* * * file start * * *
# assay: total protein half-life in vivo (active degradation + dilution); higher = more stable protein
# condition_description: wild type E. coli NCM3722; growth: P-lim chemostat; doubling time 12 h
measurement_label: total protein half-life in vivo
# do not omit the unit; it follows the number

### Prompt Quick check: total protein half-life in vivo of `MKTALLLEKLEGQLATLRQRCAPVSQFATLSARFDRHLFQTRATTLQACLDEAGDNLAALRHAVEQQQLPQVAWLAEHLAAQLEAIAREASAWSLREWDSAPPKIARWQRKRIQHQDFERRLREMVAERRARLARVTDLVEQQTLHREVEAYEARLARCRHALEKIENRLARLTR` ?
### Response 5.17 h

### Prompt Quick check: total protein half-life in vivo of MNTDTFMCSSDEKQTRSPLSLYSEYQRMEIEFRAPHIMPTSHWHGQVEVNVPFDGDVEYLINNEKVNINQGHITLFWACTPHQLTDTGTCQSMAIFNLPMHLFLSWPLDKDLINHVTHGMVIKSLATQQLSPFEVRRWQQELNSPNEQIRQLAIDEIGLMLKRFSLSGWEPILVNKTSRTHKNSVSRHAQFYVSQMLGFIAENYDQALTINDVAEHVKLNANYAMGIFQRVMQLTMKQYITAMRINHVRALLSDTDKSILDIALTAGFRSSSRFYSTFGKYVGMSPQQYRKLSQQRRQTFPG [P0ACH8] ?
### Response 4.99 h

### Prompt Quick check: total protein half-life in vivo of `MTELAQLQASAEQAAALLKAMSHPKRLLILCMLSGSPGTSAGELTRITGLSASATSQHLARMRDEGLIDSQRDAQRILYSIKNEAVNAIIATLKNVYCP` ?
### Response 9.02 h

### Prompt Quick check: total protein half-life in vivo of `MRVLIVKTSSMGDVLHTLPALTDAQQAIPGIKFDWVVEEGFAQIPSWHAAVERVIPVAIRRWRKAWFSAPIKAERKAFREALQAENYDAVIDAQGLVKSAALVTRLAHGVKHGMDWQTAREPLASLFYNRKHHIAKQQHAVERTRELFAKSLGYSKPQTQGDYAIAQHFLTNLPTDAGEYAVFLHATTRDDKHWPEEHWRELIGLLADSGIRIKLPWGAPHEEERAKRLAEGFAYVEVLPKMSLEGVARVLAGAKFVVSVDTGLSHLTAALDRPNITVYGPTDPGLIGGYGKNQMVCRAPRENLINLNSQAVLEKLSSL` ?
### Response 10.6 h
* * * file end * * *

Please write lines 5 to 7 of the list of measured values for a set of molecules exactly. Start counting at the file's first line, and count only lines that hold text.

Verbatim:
### Prompt Quick check: total protein half-life in vivo of `MKTALLLEKLEGQLATLRQRCAPVSQFATLSARFDRHLFQTRATTLQACLDEAGDNLAALRHAVEQQQLPQVAWLAEHLAAQLEAIAREASAWSLREWDSAPPKIARWQRKRIQHQDFERRLREMVAERRARLARVTDLVEQQTLHREVEAYEARLARCRHALEKIENRLARLTR` ?
### Response 5.17 h

### Prompt Quick check: total protein half-life in vivo of MNTDTFMCSSDEKQTRSPLSLYSEYQRMEIEFRAPHIMPTSHWHGQVEVNVPFDGDVEYLINNEKVNINQGHITLFWACTPHQLTDTGTCQSMAIFNLPMHLFLSWPLDKDLINHVTHGMVIKSLATQQLSPFEVRRWQQELNSPNEQIRQLAIDEIGLMLKRFSLSGWEPILVNKTSRTHKNSVSRHAQFYVSQMLGFIAENYDQALTINDVAEHVKLNANYAMGIFQRVMQLTMKQYITAMRINHVRALLSDTDKSILDIALTAGFRSSSRFYSTFGKYVGMSPQQYRKLSQQRRQTFPG [P0ACH8] ?